This Field Note describes a successful technical and management approach for providing safe and affordable water to the informal settlements of Kisumu, Kenya's third largest city. In this approach, which is one of many delegated management models, the water utility sells bulk water to community contractors, who then sell it to households or kiosk vendors. The main water service provider offers contractors, termed 'master operators' (MOs), a bulk supply tariff. In turn, the master operators are responsible for minor maintenance, such as the repair of small leaks, and the management of customer interfaces. The advantages to the utility and consumers of such partnerships between utilities and community operators are described and explored. The main advantage is an improvement in the technical and financial performance of water utilities, such as outsourcing of distribution and customer care to private operators or communitybased organizations, which allows the utilities to focus on supplying high quality potable water, as their core business. For informal settlement residents, the advantages are that water is brought closer to their homes and made more affordable, with a number of service options being provided. The Field Note includes a description of a pilot project in Nyalenda, the largest informal settlement in Kisumu, and concludes with recommendations for scaling up the model in Kisumu and replicating it in Kenya and other countries.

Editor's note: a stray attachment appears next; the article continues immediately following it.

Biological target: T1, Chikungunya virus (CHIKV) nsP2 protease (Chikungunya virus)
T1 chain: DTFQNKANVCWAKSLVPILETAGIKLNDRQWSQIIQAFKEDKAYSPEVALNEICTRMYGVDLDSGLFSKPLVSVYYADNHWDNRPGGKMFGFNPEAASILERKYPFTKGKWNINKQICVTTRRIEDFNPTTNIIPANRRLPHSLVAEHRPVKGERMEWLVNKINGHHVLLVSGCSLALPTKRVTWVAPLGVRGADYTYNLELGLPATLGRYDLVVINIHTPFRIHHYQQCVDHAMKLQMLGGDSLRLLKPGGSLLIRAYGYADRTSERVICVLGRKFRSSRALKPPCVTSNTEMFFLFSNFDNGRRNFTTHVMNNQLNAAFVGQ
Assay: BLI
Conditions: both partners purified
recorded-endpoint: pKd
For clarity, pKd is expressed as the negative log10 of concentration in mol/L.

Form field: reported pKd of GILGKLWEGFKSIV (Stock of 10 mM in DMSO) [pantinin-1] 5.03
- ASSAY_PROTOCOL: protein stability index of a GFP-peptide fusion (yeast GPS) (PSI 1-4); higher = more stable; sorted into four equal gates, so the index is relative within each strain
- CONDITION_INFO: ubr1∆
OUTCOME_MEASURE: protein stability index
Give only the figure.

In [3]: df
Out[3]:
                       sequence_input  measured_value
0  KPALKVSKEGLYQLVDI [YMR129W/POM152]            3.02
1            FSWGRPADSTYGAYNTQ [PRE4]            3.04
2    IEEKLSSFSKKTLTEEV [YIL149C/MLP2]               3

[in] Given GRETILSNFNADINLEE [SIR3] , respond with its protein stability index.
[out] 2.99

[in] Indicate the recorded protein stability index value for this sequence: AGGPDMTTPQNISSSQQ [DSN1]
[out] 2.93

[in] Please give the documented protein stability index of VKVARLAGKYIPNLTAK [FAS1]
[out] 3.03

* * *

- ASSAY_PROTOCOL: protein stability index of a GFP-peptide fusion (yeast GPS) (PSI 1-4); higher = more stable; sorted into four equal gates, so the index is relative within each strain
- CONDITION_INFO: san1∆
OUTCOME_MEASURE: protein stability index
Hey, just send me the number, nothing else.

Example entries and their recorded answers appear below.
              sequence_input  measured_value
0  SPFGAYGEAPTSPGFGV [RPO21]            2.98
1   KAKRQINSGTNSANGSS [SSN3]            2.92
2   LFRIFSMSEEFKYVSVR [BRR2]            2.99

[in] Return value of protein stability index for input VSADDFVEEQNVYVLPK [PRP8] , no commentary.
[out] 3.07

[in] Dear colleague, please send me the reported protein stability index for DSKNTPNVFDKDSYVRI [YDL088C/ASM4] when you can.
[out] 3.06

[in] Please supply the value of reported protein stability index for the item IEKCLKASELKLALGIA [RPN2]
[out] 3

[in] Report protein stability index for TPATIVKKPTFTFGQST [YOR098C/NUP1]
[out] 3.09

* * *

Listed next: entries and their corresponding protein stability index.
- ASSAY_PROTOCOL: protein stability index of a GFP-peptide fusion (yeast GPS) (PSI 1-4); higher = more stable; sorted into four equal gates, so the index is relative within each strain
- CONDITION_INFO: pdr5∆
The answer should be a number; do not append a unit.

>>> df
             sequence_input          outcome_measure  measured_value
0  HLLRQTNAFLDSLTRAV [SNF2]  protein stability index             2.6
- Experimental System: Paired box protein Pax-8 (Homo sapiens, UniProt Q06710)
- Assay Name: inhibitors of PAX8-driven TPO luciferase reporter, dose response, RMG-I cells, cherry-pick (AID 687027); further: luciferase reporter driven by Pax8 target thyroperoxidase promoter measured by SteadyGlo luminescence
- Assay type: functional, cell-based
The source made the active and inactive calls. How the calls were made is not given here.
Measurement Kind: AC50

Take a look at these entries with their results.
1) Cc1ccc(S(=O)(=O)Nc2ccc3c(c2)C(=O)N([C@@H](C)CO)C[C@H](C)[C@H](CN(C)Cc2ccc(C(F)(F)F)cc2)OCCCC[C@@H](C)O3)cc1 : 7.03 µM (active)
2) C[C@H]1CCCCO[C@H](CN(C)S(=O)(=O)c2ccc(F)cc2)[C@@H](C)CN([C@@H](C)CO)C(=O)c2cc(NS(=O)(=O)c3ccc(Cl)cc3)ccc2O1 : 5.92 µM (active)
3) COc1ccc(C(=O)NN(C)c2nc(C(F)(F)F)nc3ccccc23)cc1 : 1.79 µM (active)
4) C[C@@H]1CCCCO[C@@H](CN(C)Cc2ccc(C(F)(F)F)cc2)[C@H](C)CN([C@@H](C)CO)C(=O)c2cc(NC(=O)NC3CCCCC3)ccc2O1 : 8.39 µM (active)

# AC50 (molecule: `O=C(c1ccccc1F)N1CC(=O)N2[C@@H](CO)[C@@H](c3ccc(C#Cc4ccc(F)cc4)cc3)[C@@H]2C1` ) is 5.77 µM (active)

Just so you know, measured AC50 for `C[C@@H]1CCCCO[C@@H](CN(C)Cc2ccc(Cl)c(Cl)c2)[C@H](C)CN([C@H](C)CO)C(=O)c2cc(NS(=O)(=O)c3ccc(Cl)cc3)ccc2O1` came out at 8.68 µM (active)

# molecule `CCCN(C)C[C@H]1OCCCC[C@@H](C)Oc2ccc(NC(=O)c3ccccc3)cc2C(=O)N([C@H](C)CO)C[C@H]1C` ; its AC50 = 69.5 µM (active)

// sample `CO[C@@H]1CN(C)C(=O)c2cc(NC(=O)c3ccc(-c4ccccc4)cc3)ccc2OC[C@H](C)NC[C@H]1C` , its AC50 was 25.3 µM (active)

Castro Vivian
Nairobi WSP - Africa KE
Werken in het water - PPP - PublicPrivatePartnership